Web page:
Not only is meritocracy a much more contested terrain in India, but the idea that there should be clear links between academic productivity, salaries and tenure, as in China, would meet fierce resistance from a vocal interest group, namely faculty. The University Grants Commission (UGC) rules, that faculty members in public institutions should automatically get promotions based on the length of service and have a common salary structure linked to civil service salaries set by an anachronistic authority called the Pay Commission, have reduced faculty to the status of babus. It is not surprising that so much of higher education in India – both overall regulation and the internal governance of universities – is what Pankaj Chandra, former director of the Indian Institute of Management (IIM), Bangalore, termed “babudom” – a regime of, for and by babus.

He goes on to lament that a very few babus in our government control the leadership positions in all our top institutions, and this can only lead to bad things:

Why should the HRD ministry have a role in the selection of an IIT or IIM director, or in the appointment of the vice-chancellor of a central university? The key stakeholders are the campus community (faculty, students and staff), alumni, and, yes, the national government. At the same time, an alumnus of an IIT has a far greater emotional stake in the success and future of his alma mater than a dozen bureaucrats in the HRD ministry or the selection panels they appoint.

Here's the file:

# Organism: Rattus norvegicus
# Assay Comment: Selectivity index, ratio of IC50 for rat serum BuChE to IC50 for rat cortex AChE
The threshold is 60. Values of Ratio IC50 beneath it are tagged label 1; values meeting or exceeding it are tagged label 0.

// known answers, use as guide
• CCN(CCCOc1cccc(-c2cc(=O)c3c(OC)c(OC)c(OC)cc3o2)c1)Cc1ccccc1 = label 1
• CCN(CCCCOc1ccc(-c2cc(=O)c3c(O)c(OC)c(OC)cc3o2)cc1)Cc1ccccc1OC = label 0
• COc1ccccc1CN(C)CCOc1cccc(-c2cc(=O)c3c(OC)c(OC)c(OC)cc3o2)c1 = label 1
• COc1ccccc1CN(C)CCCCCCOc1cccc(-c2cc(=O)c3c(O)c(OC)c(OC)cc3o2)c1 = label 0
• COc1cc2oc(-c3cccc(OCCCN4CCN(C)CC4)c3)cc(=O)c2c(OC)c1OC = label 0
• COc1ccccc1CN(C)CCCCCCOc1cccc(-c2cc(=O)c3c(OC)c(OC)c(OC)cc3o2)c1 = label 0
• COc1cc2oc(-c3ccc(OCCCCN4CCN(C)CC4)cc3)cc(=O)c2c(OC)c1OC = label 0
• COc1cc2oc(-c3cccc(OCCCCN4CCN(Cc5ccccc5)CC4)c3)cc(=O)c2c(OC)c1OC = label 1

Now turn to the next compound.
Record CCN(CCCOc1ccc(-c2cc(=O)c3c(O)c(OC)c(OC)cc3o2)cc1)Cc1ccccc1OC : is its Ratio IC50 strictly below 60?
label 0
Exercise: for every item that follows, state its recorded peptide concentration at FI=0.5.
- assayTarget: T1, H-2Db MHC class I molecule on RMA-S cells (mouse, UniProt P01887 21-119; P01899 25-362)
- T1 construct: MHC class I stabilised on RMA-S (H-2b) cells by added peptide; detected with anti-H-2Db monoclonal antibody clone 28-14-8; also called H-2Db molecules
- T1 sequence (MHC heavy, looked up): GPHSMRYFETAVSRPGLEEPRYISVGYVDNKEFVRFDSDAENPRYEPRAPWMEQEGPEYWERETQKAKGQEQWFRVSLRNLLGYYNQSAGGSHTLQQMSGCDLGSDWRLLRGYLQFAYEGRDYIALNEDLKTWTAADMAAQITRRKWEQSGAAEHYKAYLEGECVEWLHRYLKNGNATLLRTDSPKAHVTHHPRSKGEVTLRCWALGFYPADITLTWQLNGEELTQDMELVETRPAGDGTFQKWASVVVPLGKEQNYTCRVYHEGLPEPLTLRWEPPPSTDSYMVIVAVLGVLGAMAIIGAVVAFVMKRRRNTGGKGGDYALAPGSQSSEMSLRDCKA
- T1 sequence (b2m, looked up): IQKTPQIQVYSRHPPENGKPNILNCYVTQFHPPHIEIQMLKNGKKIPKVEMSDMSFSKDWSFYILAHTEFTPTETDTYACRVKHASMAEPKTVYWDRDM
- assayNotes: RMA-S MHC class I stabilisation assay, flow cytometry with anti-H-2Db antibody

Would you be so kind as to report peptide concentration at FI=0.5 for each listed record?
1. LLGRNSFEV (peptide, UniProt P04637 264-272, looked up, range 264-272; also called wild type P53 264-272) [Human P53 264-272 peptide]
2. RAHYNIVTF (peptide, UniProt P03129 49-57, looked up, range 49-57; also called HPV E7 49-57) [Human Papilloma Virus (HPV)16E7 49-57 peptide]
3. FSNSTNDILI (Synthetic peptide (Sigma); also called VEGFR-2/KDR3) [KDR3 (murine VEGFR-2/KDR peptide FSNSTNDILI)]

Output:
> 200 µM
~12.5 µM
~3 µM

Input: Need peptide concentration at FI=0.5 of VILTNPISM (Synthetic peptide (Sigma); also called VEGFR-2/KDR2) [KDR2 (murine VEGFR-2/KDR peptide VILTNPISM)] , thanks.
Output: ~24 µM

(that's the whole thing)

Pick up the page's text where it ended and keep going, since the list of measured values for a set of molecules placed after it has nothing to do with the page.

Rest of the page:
Read the full article

Five steps to take India’s education system from mediocre to world class

The Times of India has published an open letter from Ashish Dhawan, Anu Aga, and Amit Chandra to HRD Minister, Smriti Irani, giving her advice on Five steps to take India’s education system from mediocre to world class.

Here are the main points made by the letter:

First,:

our education system currently suffers from an apparent ‘Licence Raj’ that restricts entry and operation of private players. Even policies such as RTE neglect that private schools are a large part of the education ecosystem (already 40% of school students and 60% of college students are enrolled in private institutions). These norms have led to the shutdown of a large number of affordable private schools that serve low-income students. The government must deregulate school education and treat government and private schools as equal partners in solving India’s education crisis.

Second,:

it is important not only to invest more in education but to do so more strategically. Central government should invest more resources in teacher education and development, principal training, ICT in education and assessments.

Third,:

improve quality standards through nationwide assessments. Assessments need to be at the core of any planning exercise for improving India’s education system.

Fourth,:

equip school principals to become efficient school leaders. Great leaders make great institutions, in every sphere. In schools principals are the highest point of leverage, yet their role is often restricted to administrative functions. There is a need to reimagine the role of the principal — as an instructional leader, rather than an administrator.

Fifth,: